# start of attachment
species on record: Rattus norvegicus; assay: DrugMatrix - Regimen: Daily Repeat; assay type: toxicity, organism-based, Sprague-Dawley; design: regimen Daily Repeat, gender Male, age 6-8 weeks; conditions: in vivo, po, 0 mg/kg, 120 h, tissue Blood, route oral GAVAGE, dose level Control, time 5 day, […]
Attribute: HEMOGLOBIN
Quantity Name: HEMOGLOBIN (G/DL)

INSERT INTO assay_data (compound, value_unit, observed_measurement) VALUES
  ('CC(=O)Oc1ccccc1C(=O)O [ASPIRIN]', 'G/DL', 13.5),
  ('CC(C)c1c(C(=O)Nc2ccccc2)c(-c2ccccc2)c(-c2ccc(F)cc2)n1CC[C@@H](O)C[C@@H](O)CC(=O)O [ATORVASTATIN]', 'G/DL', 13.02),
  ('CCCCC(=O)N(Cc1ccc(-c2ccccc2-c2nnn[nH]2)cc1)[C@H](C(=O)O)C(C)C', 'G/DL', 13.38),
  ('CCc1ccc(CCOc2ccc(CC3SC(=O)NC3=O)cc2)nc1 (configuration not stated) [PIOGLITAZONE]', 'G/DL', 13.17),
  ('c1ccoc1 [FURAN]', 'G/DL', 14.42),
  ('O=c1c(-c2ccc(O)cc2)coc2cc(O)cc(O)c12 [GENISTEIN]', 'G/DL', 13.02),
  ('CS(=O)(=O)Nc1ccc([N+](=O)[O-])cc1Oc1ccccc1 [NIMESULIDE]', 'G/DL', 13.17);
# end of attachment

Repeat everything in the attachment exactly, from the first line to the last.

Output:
species on record: Rattus norvegicus; assay: DrugMatrix - Regimen: Daily Repeat; assay type: toxicity, organism-based, Sprague-Dawley; design: regimen Daily Repeat, gender Male, age 6-8 weeks; conditions: in vivo, po, 0 mg/kg, 120 h, tissue Blood, route oral GAVAGE, dose level Control, time 5 day, […]
Attribute: HEMOGLOBIN
Quantity Name: HEMOGLOBIN (G/DL)

INSERT INTO assay_data (compound, value_unit, observed_measurement) VALUES
  ('CC(=O)Oc1ccccc1C(=O)O [ASPIRIN]', 'G/DL', 13.5),
  ('CC(C)c1c(C(=O)Nc2ccccc2)c(-c2ccccc2)c(-c2ccc(F)cc2)n1CC[C@@H](O)C[C@@H](O)CC(=O)O [ATORVASTATIN]', 'G/DL', 13.02),
  ('CCCCC(=O)N(Cc1ccc(-c2ccccc2-c2nnn[nH]2)cc1)[C@H](C(=O)O)C(C)C', 'G/DL', 13.38),
  ('CCc1ccc(CCOc2ccc(CC3SC(=O)NC3=O)cc2)nc1 (configuration not stated) [PIOGLITAZONE]', 'G/DL', 13.17),
  ('c1ccoc1 [FURAN]', 'G/DL', 14.42),
  ('O=c1c(-c2ccc(O)cc2)coc2cc(O)cc(O)c12 [GENISTEIN]', 'G/DL', 13.02),
  ('CS(=O)(=O)Nc1ccc([N+](=O)[O-])cc1Oc1ccccc1 [NIMESULIDE]', 'G/DL', 13.17);